The Windows XP Boot Process – in detail:
Files Needed: NTLDR, NTDETECT.COM, BOOT.INI, NTOSKRNL.EXE, BOOTSECT.DOS, NTB00TDD.SYS, HAL.DLL, WINLOGON.EXE, LSASS.EXE
BOOT.INI: Provides information about the location of the Operating System. If more than one Operatig system is installed in the computer, it is displayed during the boot process.
NTLDR: Is the Windows Boot- Strap Loader (Which means it is a special application that is responsible to start up other files or programs which are needed to boot up Windows.)
NTDETECT.COM: transfers information about the computers Hardware to NTLDR.
BOOTSECT.DOS is required during Dual Boot situations only.
NTBOOTDD.SYS is required when SCSI or ATA devices like Hard-disk Drives need to be accessed.
HAL.DLL is the Hardware Abstraction Layer DLL file. The Windows XP disk contains many DLL files. Windows copies all the Dll files required for your computer and names them as HAL.DLL.
The Windows XP Boot Process – Explained:
The first step in the Windows XP Boot Process is the POST (Power On Self Test) – All the important Hardware Components are checked during this process. (Do you remember seeing the Memory getting checked at startup?) At this stage, if any of your add-on cards have a seperate BIOS (example: your Video Card), that will also be checked.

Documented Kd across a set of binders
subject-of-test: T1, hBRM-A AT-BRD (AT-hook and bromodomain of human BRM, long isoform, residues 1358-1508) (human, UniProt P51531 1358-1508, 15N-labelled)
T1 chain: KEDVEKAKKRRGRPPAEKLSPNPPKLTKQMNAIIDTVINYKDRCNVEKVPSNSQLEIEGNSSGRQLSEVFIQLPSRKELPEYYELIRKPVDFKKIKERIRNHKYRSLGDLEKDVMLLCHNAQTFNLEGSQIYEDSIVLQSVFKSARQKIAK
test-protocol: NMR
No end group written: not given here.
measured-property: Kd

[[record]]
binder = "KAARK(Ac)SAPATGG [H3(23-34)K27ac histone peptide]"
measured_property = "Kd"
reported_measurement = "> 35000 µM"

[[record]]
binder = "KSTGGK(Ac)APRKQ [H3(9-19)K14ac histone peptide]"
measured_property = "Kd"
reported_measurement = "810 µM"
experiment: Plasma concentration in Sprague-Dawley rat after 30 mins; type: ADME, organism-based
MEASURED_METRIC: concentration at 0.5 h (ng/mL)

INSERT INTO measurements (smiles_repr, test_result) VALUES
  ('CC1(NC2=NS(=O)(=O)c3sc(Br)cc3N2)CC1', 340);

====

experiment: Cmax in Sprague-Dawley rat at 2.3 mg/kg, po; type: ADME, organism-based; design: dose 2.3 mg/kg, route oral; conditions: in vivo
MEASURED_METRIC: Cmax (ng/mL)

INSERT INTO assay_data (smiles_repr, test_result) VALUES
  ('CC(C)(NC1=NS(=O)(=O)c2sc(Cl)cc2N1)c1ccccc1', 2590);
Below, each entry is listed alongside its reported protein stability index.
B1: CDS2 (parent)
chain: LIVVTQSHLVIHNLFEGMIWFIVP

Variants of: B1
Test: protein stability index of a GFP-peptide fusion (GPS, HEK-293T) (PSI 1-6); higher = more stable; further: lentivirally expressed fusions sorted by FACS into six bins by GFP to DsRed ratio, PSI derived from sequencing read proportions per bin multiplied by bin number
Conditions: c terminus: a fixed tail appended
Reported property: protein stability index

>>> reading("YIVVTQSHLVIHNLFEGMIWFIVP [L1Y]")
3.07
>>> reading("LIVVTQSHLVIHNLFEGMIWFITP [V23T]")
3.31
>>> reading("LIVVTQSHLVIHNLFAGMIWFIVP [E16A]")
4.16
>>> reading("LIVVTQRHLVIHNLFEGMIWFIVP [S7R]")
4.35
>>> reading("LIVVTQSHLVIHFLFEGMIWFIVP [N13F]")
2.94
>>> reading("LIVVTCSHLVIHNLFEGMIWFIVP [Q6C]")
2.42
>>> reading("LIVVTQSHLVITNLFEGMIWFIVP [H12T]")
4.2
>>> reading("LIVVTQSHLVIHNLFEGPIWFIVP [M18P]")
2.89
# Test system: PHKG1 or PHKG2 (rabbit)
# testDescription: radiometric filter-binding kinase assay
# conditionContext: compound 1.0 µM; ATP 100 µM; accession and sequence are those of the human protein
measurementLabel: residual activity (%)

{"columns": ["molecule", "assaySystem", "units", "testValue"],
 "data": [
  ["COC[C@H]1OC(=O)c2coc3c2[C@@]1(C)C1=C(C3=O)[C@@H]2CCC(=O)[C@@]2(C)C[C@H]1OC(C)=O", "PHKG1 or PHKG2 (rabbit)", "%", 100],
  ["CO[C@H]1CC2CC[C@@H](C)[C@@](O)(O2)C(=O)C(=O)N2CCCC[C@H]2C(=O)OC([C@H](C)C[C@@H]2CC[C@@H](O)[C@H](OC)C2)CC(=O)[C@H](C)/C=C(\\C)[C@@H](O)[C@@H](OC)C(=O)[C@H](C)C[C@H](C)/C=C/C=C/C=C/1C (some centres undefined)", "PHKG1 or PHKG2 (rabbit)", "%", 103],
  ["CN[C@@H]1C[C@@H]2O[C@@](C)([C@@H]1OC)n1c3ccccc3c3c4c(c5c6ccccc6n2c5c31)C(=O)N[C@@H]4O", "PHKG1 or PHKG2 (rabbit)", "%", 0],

Once the POST is done, your computer will look for the Bootable device as specified in the BIOS and will load the MBR into Memory.
The BIOS then looks for and transfers control to a code in the MBR (Master Boot Record) – Windows XP takes over from here. This code starts up NTLDR.
NTLDR then activates NTDETECT.COM which then reads the BOOT.INI file. Boot.ini contains information about the location of the Operating System.
The next file to be loaded is HAL.DLL, which passes control to the Windows XP Kernel by starting NTOSKRNL.EXE.
NTOSKRNL.EXE is responsible to identify, load and activate all the device drivers in the computer. All device drives and Windows services will be available after this point. NTOSKRNL then activates WINLOGON.EXE. This file (Winlogon.Exe) starts LSASS.EXE which shows up the Windows Logon Screen.
When you enter your Username and Password, your settings get loaded.